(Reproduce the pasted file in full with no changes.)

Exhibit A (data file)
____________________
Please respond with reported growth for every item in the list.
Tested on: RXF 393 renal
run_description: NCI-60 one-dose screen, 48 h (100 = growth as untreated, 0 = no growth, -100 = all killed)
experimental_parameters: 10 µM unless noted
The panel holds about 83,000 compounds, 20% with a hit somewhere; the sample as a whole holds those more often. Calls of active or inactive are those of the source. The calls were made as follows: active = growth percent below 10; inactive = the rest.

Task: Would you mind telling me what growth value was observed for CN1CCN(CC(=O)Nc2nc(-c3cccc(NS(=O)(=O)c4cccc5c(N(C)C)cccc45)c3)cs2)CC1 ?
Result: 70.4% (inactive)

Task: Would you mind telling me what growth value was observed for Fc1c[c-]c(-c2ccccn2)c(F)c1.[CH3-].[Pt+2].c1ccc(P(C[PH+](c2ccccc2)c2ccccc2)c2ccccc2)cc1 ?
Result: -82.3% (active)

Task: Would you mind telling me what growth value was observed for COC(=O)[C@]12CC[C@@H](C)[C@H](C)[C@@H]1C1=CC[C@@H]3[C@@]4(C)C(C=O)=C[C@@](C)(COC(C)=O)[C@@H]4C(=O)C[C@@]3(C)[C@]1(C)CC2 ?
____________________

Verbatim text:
Please respond with reported growth for every item in the list.
Tested on: RXF 393 renal
run_description: NCI-60 one-dose screen, 48 h (100 = growth as untreated, 0 = no growth, -100 = all killed)
experimental_parameters: 10 µM unless noted
The panel holds about 83,000 compounds, 20% with a hit somewhere; the sample as a whole holds those more often. Calls of active or inactive are those of the source. The calls were made as follows: active = growth percent below 10; inactive = the rest.

Task: Would you mind telling me what growth value was observed for CN1CCN(CC(=O)Nc2nc(-c3cccc(NS(=O)(=O)c4cccc5c(N(C)C)cccc45)c3)cs2)CC1 ?
Result: 70.4% (inactive)

Task: Would you mind telling me what growth value was observed for Fc1c[c-]c(-c2ccccn2)c(F)c1.[CH3-].[Pt+2].c1ccc(P(C[PH+](c2ccccc2)c2ccccc2)c2ccccc2)cc1 ?
Result: -82.3% (active)

Task: Would you mind telling me what growth value was observed for COC(=O)[C@]12CC[C@@H](C)[C@H](C)[C@@H]1C1=CC[C@@H]3[C@@]4(C)C(C=O)=C[C@@](C)(COC(C)=O)[C@@H]4C(=O)C[C@@]3(C)[C@]1(C)CC2 ?